Neftali Feliz still has a long road ahead of him in his rehab from Tommy John surgery, but he took an encouraging step forward this morning. Brad Townsend of the Dallas Morning News reports that Feliz threw soft-toss at the Rangers’ pitching mini-camp, his first time throwing since his surgery last August.
“It felt good,” Feliz said, adding through an interpreter, “I feel strong. I feel good. I’ve been doing what the team tells me to do. I have been lifting weights to get ready and I’m stronger.”
Barring setbacks, the hope is that Feliz could return as soon as July or August. He’d have a better chance of meeting that timeline as a reliever, but the club hasn’t made a formal decision about his role yet.
Feliz was moved to the starting rotation last year and posted a 3.16 ERA and 37/23 K/BB ratio over 42 2/3 innings prior to landing on the disabled list in June. The 24-year-old right-hander avoided arbitration with the Rangers yesterday by agreeing to a one-year, $2.9 million contract.
The Nationals will be many people’s favorites in the NL East this season. Not everything is looking great, however. For example, their ace — defending NL Cy Young winner Max Scherzer — can’t even throw fastballs right now.
The reason: the stress fracture he suffered last August is still causing him problems and Scherzer is unable to use his fastball grip without feeling pain in his right ring finger. He will throw a bullpen session tomorrow, but will only use his secondary stuff.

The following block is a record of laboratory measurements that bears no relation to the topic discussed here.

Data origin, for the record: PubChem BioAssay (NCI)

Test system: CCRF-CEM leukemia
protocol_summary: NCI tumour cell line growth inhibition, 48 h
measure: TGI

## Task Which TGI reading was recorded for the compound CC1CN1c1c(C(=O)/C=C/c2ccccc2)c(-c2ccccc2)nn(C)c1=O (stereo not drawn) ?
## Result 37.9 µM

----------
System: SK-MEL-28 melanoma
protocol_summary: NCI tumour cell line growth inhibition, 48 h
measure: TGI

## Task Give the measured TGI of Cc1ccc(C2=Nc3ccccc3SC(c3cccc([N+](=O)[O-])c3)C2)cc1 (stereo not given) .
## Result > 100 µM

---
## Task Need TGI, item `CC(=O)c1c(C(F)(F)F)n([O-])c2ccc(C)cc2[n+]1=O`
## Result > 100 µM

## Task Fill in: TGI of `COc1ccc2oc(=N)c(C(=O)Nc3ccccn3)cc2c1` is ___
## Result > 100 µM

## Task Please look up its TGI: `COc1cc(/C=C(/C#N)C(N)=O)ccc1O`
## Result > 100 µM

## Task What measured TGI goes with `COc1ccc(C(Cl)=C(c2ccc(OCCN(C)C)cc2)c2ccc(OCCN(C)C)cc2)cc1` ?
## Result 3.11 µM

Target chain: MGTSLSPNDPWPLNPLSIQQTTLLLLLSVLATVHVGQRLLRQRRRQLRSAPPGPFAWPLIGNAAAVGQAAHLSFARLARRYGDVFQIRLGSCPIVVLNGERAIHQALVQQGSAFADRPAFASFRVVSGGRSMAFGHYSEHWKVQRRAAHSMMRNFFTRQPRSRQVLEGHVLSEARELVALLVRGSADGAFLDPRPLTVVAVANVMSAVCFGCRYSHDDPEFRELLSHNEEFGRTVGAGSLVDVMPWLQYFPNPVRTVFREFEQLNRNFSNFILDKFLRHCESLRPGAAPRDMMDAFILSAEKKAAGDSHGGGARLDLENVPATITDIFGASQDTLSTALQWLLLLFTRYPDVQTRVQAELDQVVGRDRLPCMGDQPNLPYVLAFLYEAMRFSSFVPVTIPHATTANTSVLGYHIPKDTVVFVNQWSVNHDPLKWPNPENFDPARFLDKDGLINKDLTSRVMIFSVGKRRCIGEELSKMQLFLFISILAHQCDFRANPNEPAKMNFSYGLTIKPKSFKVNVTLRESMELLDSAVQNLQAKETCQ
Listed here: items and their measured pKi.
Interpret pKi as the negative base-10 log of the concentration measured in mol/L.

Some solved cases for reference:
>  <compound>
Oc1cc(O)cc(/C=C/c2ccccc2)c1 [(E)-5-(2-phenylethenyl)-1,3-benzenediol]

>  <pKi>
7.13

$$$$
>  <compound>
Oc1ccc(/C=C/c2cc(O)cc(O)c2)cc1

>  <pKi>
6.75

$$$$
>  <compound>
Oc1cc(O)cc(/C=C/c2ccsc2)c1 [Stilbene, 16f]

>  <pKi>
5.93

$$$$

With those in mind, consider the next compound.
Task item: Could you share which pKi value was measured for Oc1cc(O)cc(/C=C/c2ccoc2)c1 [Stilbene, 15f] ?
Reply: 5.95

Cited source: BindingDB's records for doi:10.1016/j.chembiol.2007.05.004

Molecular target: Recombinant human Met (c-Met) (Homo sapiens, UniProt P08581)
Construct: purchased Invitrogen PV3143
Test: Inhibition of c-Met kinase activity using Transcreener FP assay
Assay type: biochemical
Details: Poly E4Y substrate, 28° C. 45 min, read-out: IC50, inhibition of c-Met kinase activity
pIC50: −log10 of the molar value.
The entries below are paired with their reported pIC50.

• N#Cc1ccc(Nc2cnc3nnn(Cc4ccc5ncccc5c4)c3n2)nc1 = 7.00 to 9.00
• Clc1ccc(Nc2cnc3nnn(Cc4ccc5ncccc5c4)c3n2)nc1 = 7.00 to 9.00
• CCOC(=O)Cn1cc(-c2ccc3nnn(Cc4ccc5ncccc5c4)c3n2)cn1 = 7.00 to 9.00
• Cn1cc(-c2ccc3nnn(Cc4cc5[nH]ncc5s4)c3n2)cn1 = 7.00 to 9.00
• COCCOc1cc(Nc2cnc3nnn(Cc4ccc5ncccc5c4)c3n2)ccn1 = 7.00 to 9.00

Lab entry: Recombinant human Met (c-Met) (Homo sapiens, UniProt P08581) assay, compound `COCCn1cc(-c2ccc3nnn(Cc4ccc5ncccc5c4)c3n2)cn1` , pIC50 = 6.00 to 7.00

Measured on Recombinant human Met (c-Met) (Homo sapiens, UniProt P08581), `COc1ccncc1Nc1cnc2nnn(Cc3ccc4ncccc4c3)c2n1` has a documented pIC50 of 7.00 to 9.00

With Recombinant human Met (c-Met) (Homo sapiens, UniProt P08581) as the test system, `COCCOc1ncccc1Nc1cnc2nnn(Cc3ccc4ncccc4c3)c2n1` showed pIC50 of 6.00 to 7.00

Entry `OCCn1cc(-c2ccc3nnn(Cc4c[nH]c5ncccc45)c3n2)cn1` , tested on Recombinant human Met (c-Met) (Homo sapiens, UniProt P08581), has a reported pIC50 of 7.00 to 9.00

Scherzer has not been ruled out for Opening Day — the fact that he is throwing some means that his timetable isn’t totally on hold — but you have to figure, at some point, not being able to air things out and use his heater will lead to some problems in his spring training routine.
File this under “man, that would’ve been cool.” Or, if you’re a Tigers fan, file it under “man, that would’ve signaled several years of misery.” However you fall on the matter, however, know that, according to Jon Heyman, the Dodgers inquired about trading for Justin Verlander over the winter.
It never went anywhere, but it’s not like it was silliness for the Dodgers to ask. As you may recall, the Tigers were reported to be willing to listen to offers on any and all players back in November, as GM Al Avila contemplated a tear-down. That never came to pass — the Tigers had a quiet offseason and are keeping the team together to make another run at the playoffs with the Verlander/Miguel Cabrera core — but it couldn’t hurt to ask.
Verlander, who is coming off a resurgent season which saw him return to form as one of baseball’s best pitchers, has 10-5 rights, allowing him to veto any trade. He’s married to an actress/model, however, owns a home in L.A., and the Dodgers are a clear contender, so there’s a good chance he would’ve allowed such a trade to happen. Heck, dude even loves pitchers batting, so a chance to do it all the time would be right up his alley.
The bigger issue likely would’ve been Verlander’s $28 million salary. The Dodgers already pay the luxury tax so taking on that commitment would cost them more than the sticker price. And, of course, if the Tigers are going to ever give up one of the best players in franchise history, it would take the motherlode of prospects to do it.
So, no, a Verlander-to-L.A. trade wasn’t ever a strong possibility. But even the slight possibility seems exciting in hindsight. It was a boring as hell offseason.